12 Georgees Trail
Saint Helena Island, SC 29920

Our Local Foods CSA
P.O. Box 6
McClellanville, SC 29458
Visit the website

Pinckney’s Produce CSA
P.O. Box 229
Vance, SC 29163
Visit the website

Rosebank Farms CSA
4455 Betsy Kerrison Parkway
John’s Island, SC 29455
(843) 768-0508
Visit the website

Thackery Farm CSA
Wadmalaw, SC
(843) 559-9058

Farmers Markets:

Despite popular belief that the only Farmers Market in Charleston is in Marion Square, there are actually ten local farmers markets in the Charleston area where you can meet the producers face to face. From vegetables and fruit to beef and eggs, you can find just about everything at the local markets. See the listings below.

Awendaw Farmers and Fresh Seafood Market

Contact: Donna Smith
Address: Town Hall, 6971 Doar Rd, Awendaw, SC 29429
Hours Of Operation: 2nd Saturday if the month, 9:00 – Noon
Email: awendaw@tds.net
Telephone: 843-928-3100

Charleston Farmers Market
Facility Type: Open-Air
Contact: Karen Williams
Address: Marion Square at King St. & Calhoun St., Charleston, SC 29401
Hours Of Operation: Saturdays, 8 a.m. – 2 p.m.
Seasons Operation: April 9th-November
Programs Accepted: SFMNP – Senior Checks, WIC Vouchers
Email: farmersmarket@ci.charleston.sc.us
Telephone: 843-724-7309, 843-724-7309

Freshfields Village Farmers Market

Facility Type: Open-Air
Contact: Trish Pruitt
Address: Market Location: 149 Village Green Ln, Johns Island, SC 29455
Mailing Address: 130 Gardeners Circle, PMB 125, Johns Island, SC 29455
Directions: Crossroads of Kiawah, Seabrook, and Johns Island
Hours Of Operation: Monday 4:00 – 8:00 pm
Seasons Operation: June – August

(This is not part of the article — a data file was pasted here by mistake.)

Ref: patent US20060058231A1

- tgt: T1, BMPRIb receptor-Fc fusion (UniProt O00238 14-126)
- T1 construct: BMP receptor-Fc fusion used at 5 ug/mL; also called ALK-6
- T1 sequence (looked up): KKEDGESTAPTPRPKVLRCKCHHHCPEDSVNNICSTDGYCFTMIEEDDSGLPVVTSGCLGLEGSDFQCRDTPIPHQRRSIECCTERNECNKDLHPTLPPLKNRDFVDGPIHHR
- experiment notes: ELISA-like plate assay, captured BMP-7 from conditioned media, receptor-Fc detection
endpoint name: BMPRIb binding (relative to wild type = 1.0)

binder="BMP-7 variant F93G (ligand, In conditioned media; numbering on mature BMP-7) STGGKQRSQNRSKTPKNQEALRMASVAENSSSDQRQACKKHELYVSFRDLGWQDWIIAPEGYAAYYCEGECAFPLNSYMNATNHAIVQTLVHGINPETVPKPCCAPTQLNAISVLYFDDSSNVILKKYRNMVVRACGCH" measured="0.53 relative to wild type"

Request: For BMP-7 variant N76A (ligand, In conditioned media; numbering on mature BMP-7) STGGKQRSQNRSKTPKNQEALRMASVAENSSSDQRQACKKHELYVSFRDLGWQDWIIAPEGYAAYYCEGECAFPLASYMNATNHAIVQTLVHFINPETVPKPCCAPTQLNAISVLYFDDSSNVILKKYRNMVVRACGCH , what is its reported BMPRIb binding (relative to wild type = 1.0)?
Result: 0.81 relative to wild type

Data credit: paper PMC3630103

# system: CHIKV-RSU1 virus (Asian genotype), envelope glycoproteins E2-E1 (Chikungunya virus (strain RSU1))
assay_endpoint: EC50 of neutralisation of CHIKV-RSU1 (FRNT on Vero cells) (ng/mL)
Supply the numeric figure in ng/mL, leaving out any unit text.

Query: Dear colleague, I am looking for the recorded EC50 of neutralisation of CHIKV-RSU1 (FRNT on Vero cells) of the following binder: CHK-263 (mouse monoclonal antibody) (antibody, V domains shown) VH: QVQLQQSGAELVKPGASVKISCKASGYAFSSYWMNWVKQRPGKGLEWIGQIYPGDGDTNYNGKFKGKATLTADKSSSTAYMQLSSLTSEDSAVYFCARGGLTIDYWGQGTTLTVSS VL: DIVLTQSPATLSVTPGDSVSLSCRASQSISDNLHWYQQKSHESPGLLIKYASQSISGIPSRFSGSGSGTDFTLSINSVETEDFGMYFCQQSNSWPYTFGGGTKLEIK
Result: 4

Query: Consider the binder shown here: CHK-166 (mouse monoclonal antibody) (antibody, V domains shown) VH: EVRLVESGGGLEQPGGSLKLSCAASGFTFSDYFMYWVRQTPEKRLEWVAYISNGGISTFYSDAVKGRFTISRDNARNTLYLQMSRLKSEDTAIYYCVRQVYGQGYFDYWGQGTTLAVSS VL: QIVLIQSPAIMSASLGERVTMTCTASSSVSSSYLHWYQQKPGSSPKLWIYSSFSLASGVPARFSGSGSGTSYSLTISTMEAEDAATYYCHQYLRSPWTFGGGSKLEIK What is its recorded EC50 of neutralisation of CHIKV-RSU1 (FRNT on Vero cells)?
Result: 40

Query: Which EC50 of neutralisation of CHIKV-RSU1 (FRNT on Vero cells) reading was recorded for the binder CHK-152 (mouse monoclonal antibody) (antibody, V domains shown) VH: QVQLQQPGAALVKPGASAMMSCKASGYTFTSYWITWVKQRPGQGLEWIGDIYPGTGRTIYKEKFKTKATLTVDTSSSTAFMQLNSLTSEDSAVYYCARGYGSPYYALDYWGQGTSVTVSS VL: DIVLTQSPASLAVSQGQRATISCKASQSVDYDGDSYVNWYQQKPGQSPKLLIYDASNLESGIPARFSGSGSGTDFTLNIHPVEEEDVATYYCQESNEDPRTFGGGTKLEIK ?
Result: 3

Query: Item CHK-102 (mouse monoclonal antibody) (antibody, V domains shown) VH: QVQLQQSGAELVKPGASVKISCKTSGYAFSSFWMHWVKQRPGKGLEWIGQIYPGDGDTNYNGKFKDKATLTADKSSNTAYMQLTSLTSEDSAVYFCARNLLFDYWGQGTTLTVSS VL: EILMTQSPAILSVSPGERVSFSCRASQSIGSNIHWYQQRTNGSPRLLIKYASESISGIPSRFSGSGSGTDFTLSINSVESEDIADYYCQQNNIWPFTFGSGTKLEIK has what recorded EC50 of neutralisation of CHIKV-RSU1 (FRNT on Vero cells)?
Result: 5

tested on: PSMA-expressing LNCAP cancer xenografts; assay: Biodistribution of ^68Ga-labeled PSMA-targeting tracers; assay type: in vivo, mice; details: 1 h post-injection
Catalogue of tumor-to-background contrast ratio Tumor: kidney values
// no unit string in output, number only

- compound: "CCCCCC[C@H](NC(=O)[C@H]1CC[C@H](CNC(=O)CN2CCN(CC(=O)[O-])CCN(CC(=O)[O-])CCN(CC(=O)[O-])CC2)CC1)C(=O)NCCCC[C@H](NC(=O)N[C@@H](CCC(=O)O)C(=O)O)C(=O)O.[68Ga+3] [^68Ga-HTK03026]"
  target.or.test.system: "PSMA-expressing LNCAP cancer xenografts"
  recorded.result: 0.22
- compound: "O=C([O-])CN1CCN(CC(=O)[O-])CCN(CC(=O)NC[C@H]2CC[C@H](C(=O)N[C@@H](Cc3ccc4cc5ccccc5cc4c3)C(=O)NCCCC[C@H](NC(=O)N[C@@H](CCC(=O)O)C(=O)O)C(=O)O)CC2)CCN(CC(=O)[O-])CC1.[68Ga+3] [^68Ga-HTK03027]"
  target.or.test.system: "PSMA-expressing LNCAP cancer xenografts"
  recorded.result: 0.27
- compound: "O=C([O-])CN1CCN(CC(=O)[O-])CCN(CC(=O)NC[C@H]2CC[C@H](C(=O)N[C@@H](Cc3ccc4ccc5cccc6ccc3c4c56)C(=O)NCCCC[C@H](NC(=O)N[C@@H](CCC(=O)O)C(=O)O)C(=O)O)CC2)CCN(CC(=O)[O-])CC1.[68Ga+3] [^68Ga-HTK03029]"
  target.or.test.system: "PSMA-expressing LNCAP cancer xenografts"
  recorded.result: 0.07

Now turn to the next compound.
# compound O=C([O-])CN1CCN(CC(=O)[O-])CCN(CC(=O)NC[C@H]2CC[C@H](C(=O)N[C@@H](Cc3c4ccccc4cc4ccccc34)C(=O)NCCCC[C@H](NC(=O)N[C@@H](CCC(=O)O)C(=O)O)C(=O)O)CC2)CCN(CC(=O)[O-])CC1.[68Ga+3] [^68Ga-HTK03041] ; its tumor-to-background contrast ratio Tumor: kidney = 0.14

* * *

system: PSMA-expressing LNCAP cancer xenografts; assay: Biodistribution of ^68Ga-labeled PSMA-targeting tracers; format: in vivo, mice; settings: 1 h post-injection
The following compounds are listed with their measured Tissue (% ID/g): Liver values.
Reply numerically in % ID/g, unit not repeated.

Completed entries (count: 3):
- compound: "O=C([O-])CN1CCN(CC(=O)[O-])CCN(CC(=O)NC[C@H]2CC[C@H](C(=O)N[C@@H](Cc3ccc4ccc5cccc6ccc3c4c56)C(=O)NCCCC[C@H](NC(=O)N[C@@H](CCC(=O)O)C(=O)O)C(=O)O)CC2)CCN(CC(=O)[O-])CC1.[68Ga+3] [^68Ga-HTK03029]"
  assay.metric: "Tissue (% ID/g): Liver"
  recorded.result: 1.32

Email: tpruitt@kiawahisland.com
Telephone: 843-768-6491, 843-768-6491
Fax: 843-768-6493
Web Site: http://www.freshfieldsvillage.com

James Island Presbyterian Church Farmers Market-Seeds of Hope

Facility Type: Open-Air
Contact: Donna Bryan
Address: Market Location: Ft. Johnson & Folly Rd., 1632 Ft. Johnson Rd., Charleston, SC 29412, Contact Mailing Address: PO Box 11349, Columbia, SC 29206
Contact: Henry Meeuwse
Hours Of Operation: Wednesday 1:00 pm – 6:00 pm
Friday 1:00 pm – 6:00 pm
Saturday 9:00 am – 6:00 pm
Seasons Operation: SEASONAL
Programs Accepted: SFMNP – Senior Checks, WIC Vouchers
Email: dhbryan@bellsouth.net
Telephone: Church: 843-795-3111

John Wesley United Methodist Church-Seeds of Hope

Facility Type: Open-Air
Contact: Donna Bryan
Address: 661 Savannah Hwy, Charleston, SC 29407
Hours Of Operation: Saturday 8:00 a.m. – Noon
Seasons Operation: Seasonal, June to October
Programs Accepted: EBT/SNAP, WIC Vouchers
Telephone: Church # 843-766-5596

Mount Pleasant Farmers Market

Facility Type: Open-Air
Contact: Tracy Ritcher|
Address: Moultrie Middle School, Coleman Blvd. & Simmons St., Mount Pleasant, SC 29464
|Hours Of Operation: Tuesdays, 4 p.m. – dark
Seasons Operation: SEASONAL (April-October)